1 2 1 2

f f

(3.21) (3.22) (3.23)

= =

8 > < > : 8 > < > :

(1 ? )2 if 22 ? if 1+ 1 + 2 if (1 ? ) if 2? 5
2

1 2 1 >2 1 2 > 1: 2

(3.24)

From (3.13) and (3.23), we obtain S ?2 d d = d =

S ?2 :

(3.25)

Utilizing it, we observe from (3.21) that the predictor F1 is superior to F2 as long as k > 2d ; d > 0: (3.26) Similarly, it follows from (3.22) that the reverse is true, i. e., F2 is superior to F1 at least so long as 0 < k < 2d ; d > 0: (3.27) The conditions (3.26) and (3.27) are free from any unknown quantity and therefore can be easily veri ed in practice. It may be remarked that the conditions (3.17), (3.18), (3.26) and (3.27) for the superiority of one predictor over the other require the bound (lower or upper as the case may be) of the characterizing scalar k to be positive. This constraint is fairly mild and will be tenable at least so long as the maximum characteristic 1 2 root of the matrix (X0 X)? 2 X0f Xf (X0 X)? 1 is less than half of the sum of all the roots.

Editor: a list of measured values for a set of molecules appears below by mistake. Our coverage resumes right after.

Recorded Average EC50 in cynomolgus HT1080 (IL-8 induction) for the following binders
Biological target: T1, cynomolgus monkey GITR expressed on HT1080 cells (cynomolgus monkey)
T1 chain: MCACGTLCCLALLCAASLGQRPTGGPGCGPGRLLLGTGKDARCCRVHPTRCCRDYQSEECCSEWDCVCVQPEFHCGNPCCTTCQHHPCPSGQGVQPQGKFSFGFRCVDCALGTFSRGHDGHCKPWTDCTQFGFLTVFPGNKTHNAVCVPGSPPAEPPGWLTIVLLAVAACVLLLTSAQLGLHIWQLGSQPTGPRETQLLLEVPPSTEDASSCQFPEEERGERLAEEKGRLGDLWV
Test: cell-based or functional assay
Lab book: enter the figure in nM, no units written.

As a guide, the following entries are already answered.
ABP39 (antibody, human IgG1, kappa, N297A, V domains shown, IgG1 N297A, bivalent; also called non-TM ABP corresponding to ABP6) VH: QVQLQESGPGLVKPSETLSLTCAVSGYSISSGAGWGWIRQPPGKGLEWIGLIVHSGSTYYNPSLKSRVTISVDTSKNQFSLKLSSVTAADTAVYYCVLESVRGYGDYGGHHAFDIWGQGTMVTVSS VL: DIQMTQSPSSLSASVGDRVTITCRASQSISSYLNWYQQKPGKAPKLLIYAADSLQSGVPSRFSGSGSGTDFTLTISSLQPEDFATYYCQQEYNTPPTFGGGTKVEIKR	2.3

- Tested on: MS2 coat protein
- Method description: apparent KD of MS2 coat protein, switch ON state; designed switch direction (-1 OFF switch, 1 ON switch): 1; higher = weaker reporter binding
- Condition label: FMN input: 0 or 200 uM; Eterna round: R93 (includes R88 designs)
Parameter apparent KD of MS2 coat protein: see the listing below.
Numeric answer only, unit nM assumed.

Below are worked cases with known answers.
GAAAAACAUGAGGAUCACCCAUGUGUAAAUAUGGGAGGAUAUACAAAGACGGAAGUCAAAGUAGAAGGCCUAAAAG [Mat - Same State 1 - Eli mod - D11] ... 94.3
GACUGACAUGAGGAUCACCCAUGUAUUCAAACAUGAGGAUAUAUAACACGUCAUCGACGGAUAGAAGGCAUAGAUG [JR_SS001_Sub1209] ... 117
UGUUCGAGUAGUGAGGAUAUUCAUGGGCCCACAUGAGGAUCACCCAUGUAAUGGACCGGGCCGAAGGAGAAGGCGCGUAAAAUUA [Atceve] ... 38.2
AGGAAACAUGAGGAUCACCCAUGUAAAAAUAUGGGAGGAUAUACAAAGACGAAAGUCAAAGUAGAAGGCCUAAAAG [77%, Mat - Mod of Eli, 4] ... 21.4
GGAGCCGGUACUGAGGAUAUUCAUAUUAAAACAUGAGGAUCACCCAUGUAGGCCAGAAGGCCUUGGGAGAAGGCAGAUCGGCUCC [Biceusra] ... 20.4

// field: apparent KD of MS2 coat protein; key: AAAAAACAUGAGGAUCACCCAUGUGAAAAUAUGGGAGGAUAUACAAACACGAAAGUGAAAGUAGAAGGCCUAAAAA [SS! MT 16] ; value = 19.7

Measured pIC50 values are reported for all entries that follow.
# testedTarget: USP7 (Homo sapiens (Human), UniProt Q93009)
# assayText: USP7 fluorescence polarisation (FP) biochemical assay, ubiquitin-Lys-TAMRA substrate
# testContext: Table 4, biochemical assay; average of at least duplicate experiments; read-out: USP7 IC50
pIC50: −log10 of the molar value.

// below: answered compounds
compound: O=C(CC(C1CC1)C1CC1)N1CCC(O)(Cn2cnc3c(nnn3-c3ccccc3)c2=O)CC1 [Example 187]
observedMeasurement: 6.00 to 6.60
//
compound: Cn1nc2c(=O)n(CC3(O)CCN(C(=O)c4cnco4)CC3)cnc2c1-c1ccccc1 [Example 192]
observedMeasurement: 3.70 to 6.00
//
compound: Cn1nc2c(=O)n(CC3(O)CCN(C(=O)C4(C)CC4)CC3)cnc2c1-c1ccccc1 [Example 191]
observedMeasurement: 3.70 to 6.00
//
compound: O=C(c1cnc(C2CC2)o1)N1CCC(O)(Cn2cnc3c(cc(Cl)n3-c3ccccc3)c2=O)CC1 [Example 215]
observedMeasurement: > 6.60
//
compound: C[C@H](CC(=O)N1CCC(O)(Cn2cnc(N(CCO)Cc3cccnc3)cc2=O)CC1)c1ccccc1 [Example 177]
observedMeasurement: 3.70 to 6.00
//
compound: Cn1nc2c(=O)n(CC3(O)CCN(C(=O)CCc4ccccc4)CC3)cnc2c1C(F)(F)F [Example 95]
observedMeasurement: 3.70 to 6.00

4 Prediction of Responses within the Sample
Prediction of values of the response variable within the sample may shed some light on the suitability of tted model. Let us therefore consider the prediction of responses in equation (2.1) without any loss of generality as a similar investigation for the other equation (2.2) can be easily carried out. De ning the composite target function as

T = y1 + (1 ? ) E(y1)

(4.1)

in the spirit of (3.3) with as a nonstochastic scalar between 0 and 1, we consider the following three predictors: P = Xb; P1 = X ^ 1; P2 = X ^ 2: (4.2) E(P ? T) = 0 so that P is weakly unbiased for T, and It is easy to see that (4.3)

V(P) = E(P ? T)(P ? T)0 = 2 2In + 2 (1 ? )(1 ? ? 2 ) + 2 X(X0 X)?1 X0 = 2 2In + 2 g ? 2 (1 ? )] X(X0 X)?1 X0 : (4.4) Thus P provides unbiased predictions for both the actual and average responses and in fact for any convex combination of actual and average responses. However, increased variability in predictions may be observed when P is used